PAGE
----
If you’re planning to have a professional perform a repair, but want to make sure the results are as good as possible, you’ll want to be sure to keep the chip/crack as clean and dry as possible. One easy way to do that is to immediately cover the crack or chip with clear packing tape, and then get it fixed as soon as possible, before it spreads. If a chip spreads into a crack, it may be too late to save your windshield, so don’t wait!
We had a passing truck throw a stone up and put a nasty bullseye crack in our windshield as we approached Las Vegas. After considerable cursing, we found the nearest Safelite location and drove straight there. An hour after the hit, it was fixed. That stone chip is still in our windshield to this day, but you’d have a very hard time spotting it, since it’s practically invisible now.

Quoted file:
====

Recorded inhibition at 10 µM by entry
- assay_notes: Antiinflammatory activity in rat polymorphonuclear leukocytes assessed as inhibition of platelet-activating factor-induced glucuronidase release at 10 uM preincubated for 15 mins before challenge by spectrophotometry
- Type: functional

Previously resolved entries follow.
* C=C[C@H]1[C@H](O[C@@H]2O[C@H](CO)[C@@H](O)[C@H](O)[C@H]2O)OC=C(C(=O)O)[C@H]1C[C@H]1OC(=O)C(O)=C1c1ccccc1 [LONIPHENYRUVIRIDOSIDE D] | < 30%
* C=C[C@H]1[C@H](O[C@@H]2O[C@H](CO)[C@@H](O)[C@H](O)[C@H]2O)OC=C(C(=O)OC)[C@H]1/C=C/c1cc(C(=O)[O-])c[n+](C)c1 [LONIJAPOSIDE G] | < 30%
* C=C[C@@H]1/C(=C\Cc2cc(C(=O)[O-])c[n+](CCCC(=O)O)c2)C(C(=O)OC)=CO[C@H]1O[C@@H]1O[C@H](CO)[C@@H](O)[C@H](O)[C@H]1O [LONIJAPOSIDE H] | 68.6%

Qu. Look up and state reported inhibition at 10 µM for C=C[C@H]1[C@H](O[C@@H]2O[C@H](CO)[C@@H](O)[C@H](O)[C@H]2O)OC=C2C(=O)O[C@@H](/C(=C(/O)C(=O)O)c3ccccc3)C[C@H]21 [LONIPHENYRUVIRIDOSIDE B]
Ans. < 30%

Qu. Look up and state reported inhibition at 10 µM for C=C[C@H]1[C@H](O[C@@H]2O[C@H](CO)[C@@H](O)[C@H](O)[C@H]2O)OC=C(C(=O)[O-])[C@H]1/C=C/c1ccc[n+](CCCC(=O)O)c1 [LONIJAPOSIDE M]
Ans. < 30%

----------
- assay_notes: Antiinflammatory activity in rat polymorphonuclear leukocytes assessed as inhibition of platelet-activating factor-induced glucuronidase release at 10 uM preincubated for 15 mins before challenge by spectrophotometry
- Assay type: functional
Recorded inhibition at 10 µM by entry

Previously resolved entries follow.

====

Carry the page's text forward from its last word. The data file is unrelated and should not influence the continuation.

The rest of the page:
One other consideration… if you attempt to repair a stone chip yourself and aren’t happy with the results, any substance you’ve introduced into the chip may prevent a professional from making it as transparent as if you’d brought it to them first. Be forewarned.
If you’d still rather do it yourself, as an emergency temporary repair, super glue like Gorilla Glue or clear nail polish can prevent a chip from becoming a crack if you have some on hand. But, again, this shouldn’t be attempted if the chip causes any obstruction of the driver’s view, or if you plan to go to a pro in short order anyway.